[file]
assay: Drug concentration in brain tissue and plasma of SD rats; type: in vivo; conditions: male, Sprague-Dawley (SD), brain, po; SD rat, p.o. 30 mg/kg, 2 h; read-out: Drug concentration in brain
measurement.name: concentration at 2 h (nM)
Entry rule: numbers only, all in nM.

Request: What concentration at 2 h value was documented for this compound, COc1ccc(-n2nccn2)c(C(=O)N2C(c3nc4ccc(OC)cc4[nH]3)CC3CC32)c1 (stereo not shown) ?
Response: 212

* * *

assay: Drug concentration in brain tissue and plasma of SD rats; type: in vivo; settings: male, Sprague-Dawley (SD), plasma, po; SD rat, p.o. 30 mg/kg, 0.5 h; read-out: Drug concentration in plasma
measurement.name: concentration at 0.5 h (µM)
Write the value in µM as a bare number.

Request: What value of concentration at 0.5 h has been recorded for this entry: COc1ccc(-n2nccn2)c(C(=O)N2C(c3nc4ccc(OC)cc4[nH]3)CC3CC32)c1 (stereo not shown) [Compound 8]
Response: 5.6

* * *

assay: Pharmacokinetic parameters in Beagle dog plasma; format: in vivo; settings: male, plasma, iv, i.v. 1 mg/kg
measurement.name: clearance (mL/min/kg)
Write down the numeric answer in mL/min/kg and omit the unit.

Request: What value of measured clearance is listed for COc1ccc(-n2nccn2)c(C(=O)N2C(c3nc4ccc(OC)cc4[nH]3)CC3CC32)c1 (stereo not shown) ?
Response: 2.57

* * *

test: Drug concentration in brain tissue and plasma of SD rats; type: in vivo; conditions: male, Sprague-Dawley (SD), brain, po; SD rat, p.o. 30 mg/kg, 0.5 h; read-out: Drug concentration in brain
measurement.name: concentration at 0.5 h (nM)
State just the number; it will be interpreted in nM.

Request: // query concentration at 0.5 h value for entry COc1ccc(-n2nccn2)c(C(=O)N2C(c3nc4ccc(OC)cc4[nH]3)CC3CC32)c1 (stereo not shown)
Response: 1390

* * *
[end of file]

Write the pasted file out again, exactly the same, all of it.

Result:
assay: Drug concentration in brain tissue and plasma of SD rats; type: in vivo; conditions: male, Sprague-Dawley (SD), brain, po; SD rat, p.o. 30 mg/kg, 2 h; read-out: Drug concentration in brain
measurement.name: concentration at 2 h (nM)
Entry rule: numbers only, all in nM.

Request: What concentration at 2 h value was documented for this compound, COc1ccc(-n2nccn2)c(C(=O)N2C(c3nc4ccc(OC)cc4[nH]3)CC3CC32)c1 (stereo not shown) ?
Response: 212

* * *

assay: Drug concentration in brain tissue and plasma of SD rats; type: in vivo; settings: male, Sprague-Dawley (SD), plasma, po; SD rat, p.o. 30 mg/kg, 0.5 h; read-out: Drug concentration in plasma
measurement.name: concentration at 0.5 h (µM)
Write the value in µM as a bare number.

Request: What value of concentration at 0.5 h has been recorded for this entry: COc1ccc(-n2nccn2)c(C(=O)N2C(c3nc4ccc(OC)cc4[nH]3)CC3CC32)c1 (stereo not shown) [Compound 8]
Response: 5.6

* * *

assay: Pharmacokinetic parameters in Beagle dog plasma; format: in vivo; settings: male, plasma, iv, i.v. 1 mg/kg
measurement.name: clearance (mL/min/kg)
Write down the numeric answer in mL/min/kg and omit the unit.

Request: What value of measured clearance is listed for COc1ccc(-n2nccn2)c(C(=O)N2C(c3nc4ccc(OC)cc4[nH]3)CC3CC32)c1 (stereo not shown) ?
Response: 2.57

* * *

test: Drug concentration in brain tissue and plasma of SD rats; type: in vivo; conditions: male, Sprague-Dawley (SD), brain, po; SD rat, p.o. 30 mg/kg, 0.5 h; read-out: Drug concentration in brain
measurement.name: concentration at 0.5 h (nM)
State just the number; it will be interpreted in nM.

Request: // query concentration at 0.5 h value for entry COc1ccc(-n2nccn2)c(C(=O)N2C(c3nc4ccc(OC)cc4[nH]3)CC3CC32)c1 (stereo not shown)
Response: 1390

* * *